Finally, we cannot exclude the possibility that white adipose tissue might have contributed to the diet-induced impairment in insulin-stimulated Rd in SAs. Indeed, ∼10–20% of whole-body glucose uptake occurs in white adipose tissue, which corresponds to the observed reduction in Rd in SAs (mean percentage decrease: 20 ± 5%).
In conclusion, we showed that a 5-day HFHC diet is already sufficient to affect insulin-stimulated (nonoxidative) glucose disposal in healthy, young, lean SA males, whereas no diet effect was found in age- and BMI-matched Cs, suggesting that the propensity of SAs to develop type 2 diabetes may be partly explained by the way they adapt to HF Western food. The mTOR pathway does not seem to be involved, at least in skeletal muscle. These findings might provide new leads for further investigation aimed to elucidate the pathogenesis of IR and type 2 diabetes in SAs.
Acknowledgments. The authors thank E.J.M. Ladan-Eygenraam (Leiden University Medical Center, Leiden, the Netherlands) for technical assistance during the study and Roba Metals B.V. IJsselstein (Utrecht, the Netherlands) for financial support.
Funding. This study was supported by the Netherlands Heart Foundation (Project UL 2009-4548; the Hague, the Netherlands).
Duality of Interest. No potential conflicts of interest relevant to this article were reported.
Author Contributions. L.E.H.B. researched the data and wrote the manuscript. L.D.v.S. researched the MR data and reviewed the manuscript. B.G. researched the skeletal muscle data and reviewed and edited the manuscript. T.C.M.S. researched the clamp data. J.T.J. researched the MR data. J.B.v.K. provided the statistical model. G.C.M.v.d.Z. researched the skeletal muscle data. H.J.L. and J.W.A.S. reviewed the manuscript. H.P. reviewed and edited the manuscript. A.E.M. contributed to conception and design and reviewed and edited the manuscript. I.M.J. contributed to conception and design, researched the data, and reviewed and edited the manuscript. All authors have read and approved the manuscript. L.E.H.B. and I.M.J. are the guarantors of this work and, as such, had full access to all the data in the study and take responsibility for the integrity of the data and the accuracy of the data analysis.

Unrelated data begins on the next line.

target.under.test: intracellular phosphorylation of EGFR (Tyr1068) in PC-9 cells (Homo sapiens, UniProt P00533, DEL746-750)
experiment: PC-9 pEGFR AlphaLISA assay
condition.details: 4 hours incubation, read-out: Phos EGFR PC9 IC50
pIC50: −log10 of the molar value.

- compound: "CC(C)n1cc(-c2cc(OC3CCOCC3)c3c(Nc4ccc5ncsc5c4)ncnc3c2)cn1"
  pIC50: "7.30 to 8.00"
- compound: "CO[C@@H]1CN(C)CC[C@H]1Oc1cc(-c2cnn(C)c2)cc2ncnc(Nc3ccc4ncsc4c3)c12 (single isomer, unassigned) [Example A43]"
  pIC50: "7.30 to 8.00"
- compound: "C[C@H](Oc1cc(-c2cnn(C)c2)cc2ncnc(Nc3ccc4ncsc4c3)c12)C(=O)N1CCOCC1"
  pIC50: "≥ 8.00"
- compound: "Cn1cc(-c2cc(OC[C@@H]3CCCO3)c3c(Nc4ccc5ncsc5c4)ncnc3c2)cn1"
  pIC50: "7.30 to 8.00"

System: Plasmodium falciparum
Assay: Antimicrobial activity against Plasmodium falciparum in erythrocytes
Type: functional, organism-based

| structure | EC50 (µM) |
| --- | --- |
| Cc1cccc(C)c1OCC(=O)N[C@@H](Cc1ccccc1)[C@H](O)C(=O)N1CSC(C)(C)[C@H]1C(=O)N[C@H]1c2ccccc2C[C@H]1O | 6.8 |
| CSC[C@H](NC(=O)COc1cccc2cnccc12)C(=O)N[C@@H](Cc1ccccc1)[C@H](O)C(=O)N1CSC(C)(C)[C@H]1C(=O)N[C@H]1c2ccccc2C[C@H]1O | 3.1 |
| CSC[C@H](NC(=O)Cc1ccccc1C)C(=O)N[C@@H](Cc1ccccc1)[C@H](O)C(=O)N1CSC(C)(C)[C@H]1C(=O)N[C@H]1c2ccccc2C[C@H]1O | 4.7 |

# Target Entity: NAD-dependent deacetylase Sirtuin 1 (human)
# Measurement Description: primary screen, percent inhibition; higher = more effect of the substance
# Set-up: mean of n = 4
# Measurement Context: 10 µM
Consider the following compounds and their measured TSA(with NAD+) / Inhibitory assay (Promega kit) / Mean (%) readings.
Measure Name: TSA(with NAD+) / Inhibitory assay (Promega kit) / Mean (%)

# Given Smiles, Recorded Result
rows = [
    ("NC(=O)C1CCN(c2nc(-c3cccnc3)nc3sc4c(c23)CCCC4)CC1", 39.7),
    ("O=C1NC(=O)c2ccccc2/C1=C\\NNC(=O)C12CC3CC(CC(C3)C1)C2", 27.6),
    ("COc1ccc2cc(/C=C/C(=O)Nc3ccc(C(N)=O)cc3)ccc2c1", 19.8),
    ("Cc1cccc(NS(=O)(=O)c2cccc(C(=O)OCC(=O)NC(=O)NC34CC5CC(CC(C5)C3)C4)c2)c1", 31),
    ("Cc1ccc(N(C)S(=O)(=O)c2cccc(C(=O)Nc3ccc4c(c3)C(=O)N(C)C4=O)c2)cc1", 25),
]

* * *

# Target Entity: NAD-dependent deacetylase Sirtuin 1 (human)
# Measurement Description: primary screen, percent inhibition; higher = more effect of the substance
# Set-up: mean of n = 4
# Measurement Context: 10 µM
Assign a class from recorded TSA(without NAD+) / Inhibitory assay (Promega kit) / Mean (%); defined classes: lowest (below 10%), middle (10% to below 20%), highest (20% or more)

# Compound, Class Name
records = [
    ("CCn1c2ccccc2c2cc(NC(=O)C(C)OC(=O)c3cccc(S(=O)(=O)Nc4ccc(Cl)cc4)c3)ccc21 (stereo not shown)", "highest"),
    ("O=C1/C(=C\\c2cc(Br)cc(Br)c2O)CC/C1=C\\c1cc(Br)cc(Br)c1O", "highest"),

Prior Presentation. Data from this study were presented in abstract and poster form at the 48th Annual Meeting of the European Association for the Study of Diabetes, Berlin, Germany, 1–5 October 2012.
See accompanying commentary, p. 53.
Clinical trial reg. no. NTR 2473, trialregister.nl.
This article contains Supplementary Data online at http://diabetes.diabetesjournals.org/lookup/suppl/doi:10.2337/db13-0696/-/DC1.
- Received May 1, 2013.
- Accepted September 15, 2013.
- © 2014 by the American Diabetes Association.